In what looks like a culmination of over a year’s worth of discussion, the Basel Committee on Banking Supervision yesterday released updates to the Liquidity Coverage Ratio that most famously pushed back a full implementation until 2019, although banks will need to hold 60% of the LCR starting in 2015. The less pronounced news is that corporate bonds and equities are now being included as part of the LCR, and that’s important but doesn’t do everything that some banks hoped for. Let’s take a look at what this means.
As we’ve been discussing for some time now, the LCR requires banks to measure its total High Quality Liquid Assets (HQLA) over net cash outflows over the next 30 days. The final ratio needs to be over 100% (more high quality assets than cash outflows). The initial ideas was that HQLA is supposed to be unencumbered pristine assets, made up of 60% cash, government bonds and equivalents (Level 1 asset) and 40% other very high quality assets nonetheless including agencies and the highest rated corporate bonds (Level 2 assets). An almost immediate problem came with Greece’s financial crisis; who was to say at that point that Greek debt was Level 1 HQLA, but that unacceptable assets including BP bonds, currently Level 2, or IBM stock, currently nowhere, were not? We wrote a big research report on this in March 2012 (“Corporate Bonds and Equities as High Quality Assets for Collateral Management and Bank Balance Sheets“.
Not only the definition of HQLA but also the 60/40 split was under attack. The EU, in one analysis of the Capital Requirements Directive IV, proposed a split of 50/50 to give banks more breathing more. This is a really big deal. The easier time that some banks have to meet their HQLA requirements compared to other banks in other legal jurisdictions, the more competitive they are. This belies the point of Basel III, which is one regulatory system worldwide. The EU approach also (still) leaves room for individual countries to modify the LCR to suit their own regimes. We’d talk about the Balkanization of financial regulations, but that would be unfair to the Balkans. This situation has been a real mess for the last year.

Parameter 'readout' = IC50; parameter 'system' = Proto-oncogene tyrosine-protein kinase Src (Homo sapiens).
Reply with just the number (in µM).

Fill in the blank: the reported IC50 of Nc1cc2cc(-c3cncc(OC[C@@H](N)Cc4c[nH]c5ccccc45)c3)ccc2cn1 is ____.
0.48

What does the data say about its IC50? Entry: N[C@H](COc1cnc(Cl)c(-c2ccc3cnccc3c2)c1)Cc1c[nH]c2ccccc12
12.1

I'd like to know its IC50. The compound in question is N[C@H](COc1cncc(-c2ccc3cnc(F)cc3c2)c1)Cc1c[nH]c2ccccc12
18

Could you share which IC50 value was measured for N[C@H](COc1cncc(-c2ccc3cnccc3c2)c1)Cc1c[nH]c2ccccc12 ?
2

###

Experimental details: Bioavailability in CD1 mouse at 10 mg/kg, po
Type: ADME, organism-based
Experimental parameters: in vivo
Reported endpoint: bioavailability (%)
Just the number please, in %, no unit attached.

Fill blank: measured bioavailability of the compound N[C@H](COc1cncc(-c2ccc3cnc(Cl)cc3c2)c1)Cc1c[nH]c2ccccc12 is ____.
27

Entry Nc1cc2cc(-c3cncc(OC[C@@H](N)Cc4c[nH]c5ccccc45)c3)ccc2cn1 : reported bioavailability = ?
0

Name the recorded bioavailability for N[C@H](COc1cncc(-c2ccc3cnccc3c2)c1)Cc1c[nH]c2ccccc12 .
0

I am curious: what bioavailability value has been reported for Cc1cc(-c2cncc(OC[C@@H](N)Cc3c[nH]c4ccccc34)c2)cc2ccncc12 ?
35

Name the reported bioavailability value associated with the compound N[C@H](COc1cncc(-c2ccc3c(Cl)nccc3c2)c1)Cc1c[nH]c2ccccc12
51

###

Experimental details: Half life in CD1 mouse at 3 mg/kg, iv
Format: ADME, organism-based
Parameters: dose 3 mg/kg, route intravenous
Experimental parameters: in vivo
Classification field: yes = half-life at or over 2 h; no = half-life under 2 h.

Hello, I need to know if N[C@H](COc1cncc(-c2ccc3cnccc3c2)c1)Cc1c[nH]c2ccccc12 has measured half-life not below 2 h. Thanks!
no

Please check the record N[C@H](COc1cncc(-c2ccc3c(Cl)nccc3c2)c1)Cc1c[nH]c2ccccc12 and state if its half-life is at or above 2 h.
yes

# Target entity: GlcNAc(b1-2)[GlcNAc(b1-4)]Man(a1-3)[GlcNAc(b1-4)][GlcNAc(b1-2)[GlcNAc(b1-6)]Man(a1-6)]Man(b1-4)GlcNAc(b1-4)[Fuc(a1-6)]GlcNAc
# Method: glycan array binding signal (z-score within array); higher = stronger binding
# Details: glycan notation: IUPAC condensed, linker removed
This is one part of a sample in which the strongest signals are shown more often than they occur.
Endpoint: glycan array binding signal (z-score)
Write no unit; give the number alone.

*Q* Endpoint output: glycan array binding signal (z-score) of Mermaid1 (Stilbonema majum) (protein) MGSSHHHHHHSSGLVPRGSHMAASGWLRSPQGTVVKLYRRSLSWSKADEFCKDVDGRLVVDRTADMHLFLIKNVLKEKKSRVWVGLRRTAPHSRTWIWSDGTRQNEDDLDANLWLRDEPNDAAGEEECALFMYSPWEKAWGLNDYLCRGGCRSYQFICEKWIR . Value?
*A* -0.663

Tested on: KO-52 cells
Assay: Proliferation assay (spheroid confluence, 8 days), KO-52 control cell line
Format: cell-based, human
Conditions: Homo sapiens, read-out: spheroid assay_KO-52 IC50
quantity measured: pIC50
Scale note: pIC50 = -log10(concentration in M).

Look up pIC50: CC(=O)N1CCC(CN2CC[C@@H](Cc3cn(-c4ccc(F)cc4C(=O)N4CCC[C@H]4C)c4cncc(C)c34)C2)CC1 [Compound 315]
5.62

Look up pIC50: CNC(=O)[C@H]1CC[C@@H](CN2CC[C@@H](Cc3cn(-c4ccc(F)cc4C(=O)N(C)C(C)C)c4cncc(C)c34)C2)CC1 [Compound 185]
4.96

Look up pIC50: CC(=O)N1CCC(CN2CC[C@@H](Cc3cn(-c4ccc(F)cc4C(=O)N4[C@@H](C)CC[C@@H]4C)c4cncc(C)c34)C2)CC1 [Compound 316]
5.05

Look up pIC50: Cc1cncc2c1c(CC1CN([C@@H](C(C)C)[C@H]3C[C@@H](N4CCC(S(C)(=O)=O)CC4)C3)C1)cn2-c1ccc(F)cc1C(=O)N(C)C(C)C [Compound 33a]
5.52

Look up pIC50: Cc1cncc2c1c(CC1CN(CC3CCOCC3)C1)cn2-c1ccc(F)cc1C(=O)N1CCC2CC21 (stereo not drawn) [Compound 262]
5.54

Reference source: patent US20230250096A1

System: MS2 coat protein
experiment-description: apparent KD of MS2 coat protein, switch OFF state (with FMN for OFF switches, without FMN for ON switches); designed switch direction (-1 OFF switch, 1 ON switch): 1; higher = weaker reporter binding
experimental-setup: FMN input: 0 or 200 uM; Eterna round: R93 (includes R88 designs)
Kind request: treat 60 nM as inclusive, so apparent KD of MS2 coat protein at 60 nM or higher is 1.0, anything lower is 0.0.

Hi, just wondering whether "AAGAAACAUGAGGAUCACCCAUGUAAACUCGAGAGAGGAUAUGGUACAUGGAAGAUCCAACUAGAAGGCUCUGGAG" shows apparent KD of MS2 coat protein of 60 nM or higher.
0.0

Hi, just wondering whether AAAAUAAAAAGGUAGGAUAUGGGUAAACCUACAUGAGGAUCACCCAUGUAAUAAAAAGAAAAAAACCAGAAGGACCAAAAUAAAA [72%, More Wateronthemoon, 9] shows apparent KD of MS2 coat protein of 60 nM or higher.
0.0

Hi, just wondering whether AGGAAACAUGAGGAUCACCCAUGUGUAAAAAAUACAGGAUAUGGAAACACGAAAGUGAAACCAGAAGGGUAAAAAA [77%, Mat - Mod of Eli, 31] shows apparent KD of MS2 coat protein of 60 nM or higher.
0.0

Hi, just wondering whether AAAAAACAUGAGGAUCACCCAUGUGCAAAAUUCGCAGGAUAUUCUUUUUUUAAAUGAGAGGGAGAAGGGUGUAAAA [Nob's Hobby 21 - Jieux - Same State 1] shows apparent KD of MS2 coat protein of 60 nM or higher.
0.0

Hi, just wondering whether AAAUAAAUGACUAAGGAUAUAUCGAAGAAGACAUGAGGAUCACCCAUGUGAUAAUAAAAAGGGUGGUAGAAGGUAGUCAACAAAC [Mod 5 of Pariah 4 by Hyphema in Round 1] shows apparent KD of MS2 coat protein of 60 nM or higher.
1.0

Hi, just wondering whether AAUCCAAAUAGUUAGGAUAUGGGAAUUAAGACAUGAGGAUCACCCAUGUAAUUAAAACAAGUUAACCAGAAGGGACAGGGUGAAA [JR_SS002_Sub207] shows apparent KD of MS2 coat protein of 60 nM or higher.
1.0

Now, the Basel Committee is attempting a compromise. In yesterday’s Annex 1, the Committee said that lower rated corporate bonds and some equities are now acceptable as part of the LCR:
“HQLA are comprised of Level 1 and Level 2 assets. Level 1 assets generally include cash, central bank reserves, and certain marketable securities backed by sovereigns and central banks, among others. These assets are typically of the highest quality and the most liquid, and there is no limit on the extent to which a bank can hold these assets to meet the LCR. Level 2 assets are comprised of Level 2A and Level 2B assets. Level 2A assets include, for example, certain government securities, covered bonds and corporate debt securities. Level 2B assets include lower rated corporate bonds, residential mortgage backed securities and equities that meet certain conditions. Level 2 assets may not in aggregate account for more than 40% of a bank’s stock of HQLA. Level 2B assets may not account for more than 15% of a bank’s total stock of HQLA.”
Put another way, the 60/40 split stays intact, making banks still obligated to have the same amount of highest quality assets. But in the 40% part there is some leeway. The new rules will not help banks solve the big problem of collateral misallocation or dislocation, by which we mean that enough high quality assets exist worldwide for banks to meet their requirements, and the requirements of their OTC derivative customers, but it may be expensive to access or hold. Rather, there is now leeway on the other side for banks that want to include some additional assets, still better than what some Central Banks have taken over the years as collateral, for the LCR.
We don’t think that the story ends here. We think that individual regulators will continue to press on the 60/40 split. Lowering the amount of cash and government bonds that banks must hold, and increasing the amount of corporate bonds and equities, is the biggest lever that will ease concerns and the economic imbalances that we see occurring today driven by collateral and bank balance sheet demands.
Here are some earlier Securities Finance Monitor articles on this topic: